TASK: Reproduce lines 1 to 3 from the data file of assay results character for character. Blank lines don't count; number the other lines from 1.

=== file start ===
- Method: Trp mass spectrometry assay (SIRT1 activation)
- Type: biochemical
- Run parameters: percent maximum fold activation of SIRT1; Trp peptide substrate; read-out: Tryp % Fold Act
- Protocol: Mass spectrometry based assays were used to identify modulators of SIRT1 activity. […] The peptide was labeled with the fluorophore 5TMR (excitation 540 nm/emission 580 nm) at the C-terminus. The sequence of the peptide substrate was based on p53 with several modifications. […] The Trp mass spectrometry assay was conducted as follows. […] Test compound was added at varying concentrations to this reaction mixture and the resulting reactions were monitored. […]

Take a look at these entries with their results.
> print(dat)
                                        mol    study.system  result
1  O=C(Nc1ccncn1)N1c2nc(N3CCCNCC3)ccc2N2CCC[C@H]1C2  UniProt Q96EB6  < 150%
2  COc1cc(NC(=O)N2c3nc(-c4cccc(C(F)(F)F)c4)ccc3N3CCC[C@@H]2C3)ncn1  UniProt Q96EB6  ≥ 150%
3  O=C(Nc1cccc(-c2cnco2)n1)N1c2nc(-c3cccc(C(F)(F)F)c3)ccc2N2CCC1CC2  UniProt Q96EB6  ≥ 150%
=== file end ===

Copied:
- Method: Trp mass spectrometry assay (SIRT1 activation)
- Type: biochemical
- Run parameters: percent maximum fold activation of SIRT1; Trp peptide substrate; read-out: Tryp % Fold Act